Archive | June, 2006

Bistec de Casa Abuela

30 Jun

As a kid I thought it was perfectly normal to eat tofu with chop sticks, roll galumpkies with my grandmother, steal corn from the field behind the house, apples from the orchard down the road and pick asparagus from my mom’s garden (who would also threaten to turn my pet bunny into hassenpfeffer every time he pooed in the house, (which was fair, he was a stringy old hare) but don’t worry, it never happened, Bandit lived on to torture my dog for many happy years).

But let’s be honest, we didn’t eat the good stuff everyday, there were plenty of meals featuring hot dogs and mac & cheese and stuff purchased from the Schwan’s man. But even mundane meals usually had a special touch. Mac & cheese was always served with stewed tomatoes. It was years before I found this was not a universal. Our spaghetti sauce was made by my mom and I from home grown tomatoes.

One of my favorite things to help my mom with though was making homemade tortillas. She would knead the masa and then I would take a little ball and moooooosh it between the two sides of the cast iron tortilla press. I loved this process not only because it was fun but also because it meant there was going to be one helluvan awesome dinner that night. Maybe enchiladas, or mole, or, oh my god, could it be? Posole!

Head below the jump for a bit more random ramblings and the recipe for Bistec de Casa Abuela.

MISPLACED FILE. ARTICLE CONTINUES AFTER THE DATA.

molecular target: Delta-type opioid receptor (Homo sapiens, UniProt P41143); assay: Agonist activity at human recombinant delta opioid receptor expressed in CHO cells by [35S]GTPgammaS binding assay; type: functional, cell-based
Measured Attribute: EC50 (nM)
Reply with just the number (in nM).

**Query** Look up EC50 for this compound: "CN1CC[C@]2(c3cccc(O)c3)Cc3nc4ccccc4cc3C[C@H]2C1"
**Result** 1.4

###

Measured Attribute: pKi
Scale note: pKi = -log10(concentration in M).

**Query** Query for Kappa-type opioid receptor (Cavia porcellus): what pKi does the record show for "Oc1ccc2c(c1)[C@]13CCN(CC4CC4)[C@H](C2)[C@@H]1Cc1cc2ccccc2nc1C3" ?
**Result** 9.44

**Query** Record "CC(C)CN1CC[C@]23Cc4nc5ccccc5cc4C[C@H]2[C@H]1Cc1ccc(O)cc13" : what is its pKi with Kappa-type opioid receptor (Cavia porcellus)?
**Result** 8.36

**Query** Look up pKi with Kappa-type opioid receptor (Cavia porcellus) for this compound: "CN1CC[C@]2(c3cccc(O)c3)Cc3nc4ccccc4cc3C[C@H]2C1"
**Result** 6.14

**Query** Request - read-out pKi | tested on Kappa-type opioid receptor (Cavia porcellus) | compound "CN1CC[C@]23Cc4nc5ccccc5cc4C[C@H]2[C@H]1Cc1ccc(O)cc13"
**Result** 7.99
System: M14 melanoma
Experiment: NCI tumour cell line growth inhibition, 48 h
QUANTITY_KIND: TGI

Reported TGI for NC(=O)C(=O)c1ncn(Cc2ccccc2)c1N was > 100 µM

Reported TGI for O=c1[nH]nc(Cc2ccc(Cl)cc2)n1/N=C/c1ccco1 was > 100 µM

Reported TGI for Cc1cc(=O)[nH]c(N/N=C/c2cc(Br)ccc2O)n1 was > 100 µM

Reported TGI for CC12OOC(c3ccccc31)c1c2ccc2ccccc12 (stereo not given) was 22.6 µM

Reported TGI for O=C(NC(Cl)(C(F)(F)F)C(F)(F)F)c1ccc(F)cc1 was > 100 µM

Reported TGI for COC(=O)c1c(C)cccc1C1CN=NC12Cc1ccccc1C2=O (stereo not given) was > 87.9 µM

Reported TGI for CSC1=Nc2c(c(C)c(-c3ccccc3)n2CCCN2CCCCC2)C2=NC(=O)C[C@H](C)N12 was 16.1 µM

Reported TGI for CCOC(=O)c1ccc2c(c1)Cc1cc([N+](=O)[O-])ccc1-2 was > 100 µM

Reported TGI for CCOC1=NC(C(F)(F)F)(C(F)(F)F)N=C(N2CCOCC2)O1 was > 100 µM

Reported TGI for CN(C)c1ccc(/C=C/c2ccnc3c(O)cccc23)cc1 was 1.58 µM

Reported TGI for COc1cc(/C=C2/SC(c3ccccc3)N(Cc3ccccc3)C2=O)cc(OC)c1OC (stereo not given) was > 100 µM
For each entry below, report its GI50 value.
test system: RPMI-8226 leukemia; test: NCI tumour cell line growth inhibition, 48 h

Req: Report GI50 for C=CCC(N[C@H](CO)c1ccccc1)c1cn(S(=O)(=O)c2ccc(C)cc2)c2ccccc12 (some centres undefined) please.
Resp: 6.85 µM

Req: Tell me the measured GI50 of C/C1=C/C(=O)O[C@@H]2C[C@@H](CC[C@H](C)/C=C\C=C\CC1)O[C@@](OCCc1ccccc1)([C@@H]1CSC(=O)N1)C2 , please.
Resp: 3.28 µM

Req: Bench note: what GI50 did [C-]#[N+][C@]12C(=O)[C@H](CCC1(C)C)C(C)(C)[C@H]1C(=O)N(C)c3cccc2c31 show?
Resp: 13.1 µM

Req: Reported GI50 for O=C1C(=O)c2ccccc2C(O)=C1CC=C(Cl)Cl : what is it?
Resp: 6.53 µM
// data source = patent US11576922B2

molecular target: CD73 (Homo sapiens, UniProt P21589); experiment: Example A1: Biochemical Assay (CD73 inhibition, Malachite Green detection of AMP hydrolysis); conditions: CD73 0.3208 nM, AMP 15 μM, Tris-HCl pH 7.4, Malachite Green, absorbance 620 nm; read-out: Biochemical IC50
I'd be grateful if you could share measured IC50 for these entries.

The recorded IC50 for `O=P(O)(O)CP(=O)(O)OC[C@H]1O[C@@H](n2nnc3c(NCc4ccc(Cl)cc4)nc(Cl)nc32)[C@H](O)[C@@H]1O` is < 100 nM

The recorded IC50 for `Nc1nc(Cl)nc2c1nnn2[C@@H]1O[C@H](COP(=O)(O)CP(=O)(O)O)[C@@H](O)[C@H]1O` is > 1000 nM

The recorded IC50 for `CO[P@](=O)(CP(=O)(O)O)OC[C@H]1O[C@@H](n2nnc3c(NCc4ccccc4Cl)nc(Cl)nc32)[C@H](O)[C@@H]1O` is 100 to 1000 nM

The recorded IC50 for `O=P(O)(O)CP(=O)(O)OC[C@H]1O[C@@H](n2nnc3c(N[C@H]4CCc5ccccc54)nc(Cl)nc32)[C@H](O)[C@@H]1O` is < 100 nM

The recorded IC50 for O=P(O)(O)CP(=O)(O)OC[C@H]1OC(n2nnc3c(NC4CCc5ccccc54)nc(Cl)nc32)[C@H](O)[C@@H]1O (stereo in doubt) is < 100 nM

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Goats, Peas & Cheese

27 Jun

I was really looking forward to Friday night last week. Not for the reasons you’d probably think. No clubbing, no partying, actually, no, well, nothing. Yeah, the boy was going to play poker and my big plans were to cook something delicious, open a fabulous bottle of wine and sit on my butt and watch crap TV.

Doesn’t it just suck when life feels the need to mess with your plans? I was exhausted when I was finally able to leave work, it was 98% humidity, getting dark and ominously stormy. Rather than further abusing my already bruised brain, wasting time waiting in a line and lugging around heavy bags on the 2 mile walk home in the rain I decided it was time to have a little faith in my pantry.

This is what the pantry coughed up: Peas, orzo, garlic, vegeta, lemon juice, olive oil, and yes, leftover cheese (this time of the herbed goat and Parmesan varieties). Yeah, I could work with that!

I remembered being intrigued by a method of cooking pasta “risotto” style that was everywhere, but, rather than staring at a computer screen for the umpteenth hour of the day, I figured I could wing it, I mean, I can make some pretty serious risotto, how hard could it be?

The answer? Not hard at all, and insanely delicious!

I started with a glug of olive oil, some garlic (and yes, I was so tired, I used a garlic press), cooked off the rawness, added a few handfuls of orzo, cooked until they gave off a slightly nutty aroma, tossed in about a 1/4 cup lemon juice, stirred everything around just to be sure the orzos were absorbing properly and then just barely covered them with warm water, added a healthy pinch of vegeta, cranked the heat down to barely there, covered, and then headed to the wine rack to ponder my choices.